Aside from what happens at the state legislative and Congressional levels, the issue could ultimately play out in courtrooms and pave the way for the Supreme Court of the United States to revisit this sales tax issue as it involves online operations. In Quill Corp. v. North Dakota, 504 U.S. 298 (1992), the court held that a business must have a physical presence in a state for that state to require it to collect sales tax. Although it didn’t specifically address the Internet at that time, the holding effectively has barred states from collecting sales taxes from most online operations.

 

ADVERTISEMENT

  • interesting story and suit
    I dont see any standing, first off. How does any one person have standing to sue over tax collection policy that is an executive function. Also: people dont just avoid malls now because of the sales tax issue, they avoid them because they are symbols of reckless capitalist over development of former farmlands that now are reduced to concrete lots and cheap but gaudy dens of commodity idolatry. A little bit of sales tax wont slow the malls decline.

Post a comment to this story

COMMENTS POLICY
We reserve the right to remove any post that we feel is obscene, profane, vulgar, racist, sexually explicit, abusive, or hateful.
 
You are legally responsible for what you post and your anonymity is not guaranteed.
 
Posts that insult, defame, threaten, harass or abuse other readers or people mentioned in Indiana Lawyer editorial content are also subject to removal. Please respect the privacy of individuals and refrain from posting personal information.
 
No solicitations, spamming or advertisements are allowed. Readers may post links to other informational websites that are relevant to the topic at hand, but please do not link to objectionable material.
 
We may remove messages that are unrelated to the topic, encourage illegal activity, use all capital letters or are unreadable.
 

Messages that are flagged by readers as objectionable will be reviewed and may or may not be removed. Please do not flag a post simply because you disagree with it.

Sponsored by
ADVERTISEMENT
Subscribe to Indiana Lawyer
  1. For many years this young man was "family" being my cousin's son. Then he decided to ignore my existence and that of my daughter who was very hurt by his actions after growing up admiring, Jason. Glad he is doing well, as for his opinion, if you care so much you wouldn't ignore the feelings of those who cared so much about you for years, Jason.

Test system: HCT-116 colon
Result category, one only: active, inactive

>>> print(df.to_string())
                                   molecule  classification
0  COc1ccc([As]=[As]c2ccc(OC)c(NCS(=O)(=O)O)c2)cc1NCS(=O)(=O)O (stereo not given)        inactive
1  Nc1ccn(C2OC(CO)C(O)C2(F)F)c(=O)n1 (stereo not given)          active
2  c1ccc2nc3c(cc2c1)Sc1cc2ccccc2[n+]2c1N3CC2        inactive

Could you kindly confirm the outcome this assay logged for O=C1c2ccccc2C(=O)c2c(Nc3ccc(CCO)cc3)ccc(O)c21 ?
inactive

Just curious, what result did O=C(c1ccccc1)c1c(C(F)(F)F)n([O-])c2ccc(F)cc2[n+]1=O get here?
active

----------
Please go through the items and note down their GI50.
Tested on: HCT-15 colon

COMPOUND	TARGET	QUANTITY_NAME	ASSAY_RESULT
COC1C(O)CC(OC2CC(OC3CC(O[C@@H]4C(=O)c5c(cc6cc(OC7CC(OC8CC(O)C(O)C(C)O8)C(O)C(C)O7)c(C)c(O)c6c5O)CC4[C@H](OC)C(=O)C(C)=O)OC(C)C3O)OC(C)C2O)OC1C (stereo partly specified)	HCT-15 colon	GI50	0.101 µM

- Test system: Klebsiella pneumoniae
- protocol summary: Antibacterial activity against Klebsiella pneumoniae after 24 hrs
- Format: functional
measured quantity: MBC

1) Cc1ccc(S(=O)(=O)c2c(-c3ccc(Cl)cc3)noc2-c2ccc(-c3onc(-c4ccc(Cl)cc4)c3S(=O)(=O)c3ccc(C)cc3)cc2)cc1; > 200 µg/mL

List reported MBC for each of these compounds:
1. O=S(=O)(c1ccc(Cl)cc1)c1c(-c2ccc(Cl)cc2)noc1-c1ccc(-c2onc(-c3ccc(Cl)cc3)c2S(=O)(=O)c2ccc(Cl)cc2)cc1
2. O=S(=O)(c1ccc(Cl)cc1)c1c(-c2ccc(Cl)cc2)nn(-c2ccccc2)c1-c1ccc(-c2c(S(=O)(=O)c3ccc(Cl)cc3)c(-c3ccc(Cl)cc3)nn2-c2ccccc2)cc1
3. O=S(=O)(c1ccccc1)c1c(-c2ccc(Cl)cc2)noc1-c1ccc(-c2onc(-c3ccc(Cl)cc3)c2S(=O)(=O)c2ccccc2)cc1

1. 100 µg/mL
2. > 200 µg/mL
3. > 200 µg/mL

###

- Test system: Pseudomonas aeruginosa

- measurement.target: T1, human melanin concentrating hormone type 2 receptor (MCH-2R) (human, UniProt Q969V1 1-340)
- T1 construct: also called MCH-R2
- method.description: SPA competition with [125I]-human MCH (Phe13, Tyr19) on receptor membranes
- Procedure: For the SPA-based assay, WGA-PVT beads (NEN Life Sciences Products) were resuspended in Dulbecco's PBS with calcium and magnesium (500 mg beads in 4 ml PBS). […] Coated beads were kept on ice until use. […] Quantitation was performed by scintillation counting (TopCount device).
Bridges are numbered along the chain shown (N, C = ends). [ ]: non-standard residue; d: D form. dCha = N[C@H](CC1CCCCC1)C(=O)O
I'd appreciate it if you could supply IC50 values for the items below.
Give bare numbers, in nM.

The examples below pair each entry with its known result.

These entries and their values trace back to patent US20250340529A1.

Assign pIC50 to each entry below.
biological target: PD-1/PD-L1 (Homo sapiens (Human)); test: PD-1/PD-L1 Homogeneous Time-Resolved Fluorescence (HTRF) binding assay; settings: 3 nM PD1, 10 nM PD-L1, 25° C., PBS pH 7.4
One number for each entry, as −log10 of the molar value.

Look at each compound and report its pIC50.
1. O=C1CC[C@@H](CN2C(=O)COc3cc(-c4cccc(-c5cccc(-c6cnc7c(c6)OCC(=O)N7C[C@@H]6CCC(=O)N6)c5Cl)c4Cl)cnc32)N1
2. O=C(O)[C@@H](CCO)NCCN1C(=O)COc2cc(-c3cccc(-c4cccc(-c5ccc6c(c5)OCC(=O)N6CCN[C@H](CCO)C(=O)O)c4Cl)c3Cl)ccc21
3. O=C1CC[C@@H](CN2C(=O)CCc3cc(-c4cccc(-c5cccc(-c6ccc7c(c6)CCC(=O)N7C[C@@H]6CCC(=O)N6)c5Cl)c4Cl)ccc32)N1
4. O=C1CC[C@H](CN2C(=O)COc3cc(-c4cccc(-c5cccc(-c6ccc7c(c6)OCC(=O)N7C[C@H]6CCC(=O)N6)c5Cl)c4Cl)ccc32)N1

2. Good riddance to this dangerous activist judge

  3. What is the one thing the Hoosier legal status quo hates more than a whistleblower? A lawyer whistleblower taking on the system man to man. That must never be rewarded, must always, always, always be punished, lest the whole rotten tree be felled.

  4. I want to post this to keep this tread alive and hope more of David's former clients might come forward. In my case, this coward of a man represented me from June 2014 for a couple of months before I fired him. I knew something was wrong when he blatantly lied about what he had advised me in my contentious and unfortunate divorce trial. His impact on the proceedings cast a very long shadow and continues to impact me after a lengthy 19 month divorce. I would join a class action suit.

  5. The dispute in LB Indiana regarding lake front property rights is typical of most beach communities along our Great Lakes. Simply put, communication to non owners when visiting the lakefront would be beneficial. The Great Lakes are designated navigational waters (including shorelines). The high-water mark signifies the area one is able to navigate. This means you can walk, run, skip, etc. along the shores. You can't however loiter, camp, sunbath in front of someones property. Informational signs may be helpful to owners and visitors. Our Great Lakes are a treasure that should be enjoyed by all. PS We should all be concerned that the Long Beach, Indiana community is on septic systems.

ADVERTISEMENT